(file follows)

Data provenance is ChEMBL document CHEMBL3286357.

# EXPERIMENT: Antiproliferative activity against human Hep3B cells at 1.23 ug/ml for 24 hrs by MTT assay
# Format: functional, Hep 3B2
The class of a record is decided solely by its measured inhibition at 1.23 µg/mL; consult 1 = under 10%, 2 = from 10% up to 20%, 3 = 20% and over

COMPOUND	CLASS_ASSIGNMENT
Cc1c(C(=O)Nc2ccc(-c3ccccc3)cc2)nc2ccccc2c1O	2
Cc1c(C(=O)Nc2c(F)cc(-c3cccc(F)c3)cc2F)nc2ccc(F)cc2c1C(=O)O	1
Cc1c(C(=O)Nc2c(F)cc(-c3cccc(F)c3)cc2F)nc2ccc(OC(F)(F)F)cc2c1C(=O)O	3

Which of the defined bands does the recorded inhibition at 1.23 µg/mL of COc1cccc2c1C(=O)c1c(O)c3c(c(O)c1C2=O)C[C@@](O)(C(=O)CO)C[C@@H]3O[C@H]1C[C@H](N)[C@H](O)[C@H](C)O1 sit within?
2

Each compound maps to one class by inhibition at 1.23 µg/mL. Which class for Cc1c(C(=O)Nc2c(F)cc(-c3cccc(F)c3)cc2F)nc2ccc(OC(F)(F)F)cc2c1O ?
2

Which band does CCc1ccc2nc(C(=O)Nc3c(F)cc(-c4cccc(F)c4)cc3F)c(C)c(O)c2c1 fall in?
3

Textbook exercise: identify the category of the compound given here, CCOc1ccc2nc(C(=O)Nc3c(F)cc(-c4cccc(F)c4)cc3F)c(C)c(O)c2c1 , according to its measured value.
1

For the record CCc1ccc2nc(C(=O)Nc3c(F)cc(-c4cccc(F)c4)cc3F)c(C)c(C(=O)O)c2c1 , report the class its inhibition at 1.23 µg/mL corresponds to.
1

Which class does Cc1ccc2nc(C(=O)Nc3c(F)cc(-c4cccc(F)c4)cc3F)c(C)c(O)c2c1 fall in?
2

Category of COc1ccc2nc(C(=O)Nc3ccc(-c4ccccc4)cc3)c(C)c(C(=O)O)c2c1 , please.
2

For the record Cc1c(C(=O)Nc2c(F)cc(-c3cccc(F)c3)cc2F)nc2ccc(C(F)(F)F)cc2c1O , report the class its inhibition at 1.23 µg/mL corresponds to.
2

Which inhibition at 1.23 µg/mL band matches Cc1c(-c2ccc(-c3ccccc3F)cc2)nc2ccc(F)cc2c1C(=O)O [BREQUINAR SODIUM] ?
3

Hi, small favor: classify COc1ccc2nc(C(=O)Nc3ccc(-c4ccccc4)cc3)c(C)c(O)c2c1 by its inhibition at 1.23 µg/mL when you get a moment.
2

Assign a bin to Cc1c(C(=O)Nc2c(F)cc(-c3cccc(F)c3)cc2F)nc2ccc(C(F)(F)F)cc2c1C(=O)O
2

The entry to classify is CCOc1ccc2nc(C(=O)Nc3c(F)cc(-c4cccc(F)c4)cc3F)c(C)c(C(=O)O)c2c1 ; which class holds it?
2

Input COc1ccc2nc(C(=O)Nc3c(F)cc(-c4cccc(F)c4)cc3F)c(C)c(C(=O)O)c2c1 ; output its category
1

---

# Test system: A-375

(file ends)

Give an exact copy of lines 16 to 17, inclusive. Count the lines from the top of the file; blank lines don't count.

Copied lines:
1

For the record CCc1ccc2nc(C(=O)Nc3c(F)cc(-c4cccc(F)c4)cc3F)c(C)c(C(=O)O)c2c1 , report the class its inhibition at 1.23 µg/mL corresponds to.